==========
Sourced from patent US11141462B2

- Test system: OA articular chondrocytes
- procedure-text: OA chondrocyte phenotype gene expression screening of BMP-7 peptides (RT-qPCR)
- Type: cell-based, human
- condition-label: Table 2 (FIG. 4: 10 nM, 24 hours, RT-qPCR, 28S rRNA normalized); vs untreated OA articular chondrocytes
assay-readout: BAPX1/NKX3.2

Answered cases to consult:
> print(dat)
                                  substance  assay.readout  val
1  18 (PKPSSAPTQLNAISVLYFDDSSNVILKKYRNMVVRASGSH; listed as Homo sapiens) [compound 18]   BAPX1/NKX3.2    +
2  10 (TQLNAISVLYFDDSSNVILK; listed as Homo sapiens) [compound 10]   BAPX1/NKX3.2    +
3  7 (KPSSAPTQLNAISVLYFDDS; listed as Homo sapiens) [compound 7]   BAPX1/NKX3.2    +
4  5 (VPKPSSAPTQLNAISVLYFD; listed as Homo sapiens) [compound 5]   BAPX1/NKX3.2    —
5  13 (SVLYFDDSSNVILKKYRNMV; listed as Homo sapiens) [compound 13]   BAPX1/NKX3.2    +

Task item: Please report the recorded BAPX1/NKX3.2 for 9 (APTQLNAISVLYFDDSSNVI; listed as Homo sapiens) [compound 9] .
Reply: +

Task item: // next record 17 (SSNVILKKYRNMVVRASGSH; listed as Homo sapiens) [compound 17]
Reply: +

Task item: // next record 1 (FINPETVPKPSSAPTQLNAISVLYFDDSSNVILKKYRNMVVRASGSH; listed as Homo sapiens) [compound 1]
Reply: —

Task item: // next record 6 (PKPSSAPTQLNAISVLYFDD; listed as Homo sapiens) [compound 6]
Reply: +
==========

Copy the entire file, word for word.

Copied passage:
Sourced from patent US11141462B2

- Test system: OA articular chondrocytes
- procedure-text: OA chondrocyte phenotype gene expression screening of BMP-7 peptides (RT-qPCR)
- Type: cell-based, human
- condition-label: Table 2 (FIG. 4: 10 nM, 24 hours, RT-qPCR, 28S rRNA normalized); vs untreated OA articular chondrocytes
assay-readout: BAPX1/NKX3.2

Answered cases to consult:
> print(dat)
                                  substance  assay.readout  val
1  18 (PKPSSAPTQLNAISVLYFDDSSNVILKKYRNMVVRASGSH; listed as Homo sapiens) [compound 18]   BAPX1/NKX3.2    +
2  10 (TQLNAISVLYFDDSSNVILK; listed as Homo sapiens) [compound 10]   BAPX1/NKX3.2    +
3  7 (KPSSAPTQLNAISVLYFDDS; listed as Homo sapiens) [compound 7]   BAPX1/NKX3.2    +
4  5 (VPKPSSAPTQLNAISVLYFD; listed as Homo sapiens) [compound 5]   BAPX1/NKX3.2    —
5  13 (SVLYFDDSSNVILKKYRNMV; listed as Homo sapiens) [compound 13]   BAPX1/NKX3.2    +

Task item: Please report the recorded BAPX1/NKX3.2 for 9 (APTQLNAISVLYFDDSSNVI; listed as Homo sapiens) [compound 9] .
Reply: +

Task item: // next record 17 (SSNVILKKYRNMVVRASGSH; listed as Homo sapiens) [compound 17]
Reply: +

Task item: // next record 1 (FINPETVPKPSSAPTQLNAISVLYFDDSSNVILKKYRNMVVRASGSH; listed as Homo sapiens) [compound 1]
Reply: —

Task item: // next record 6 (PKPSSAPTQLNAISVLYFDD; listed as Homo sapiens) [compound 6]
Reply: +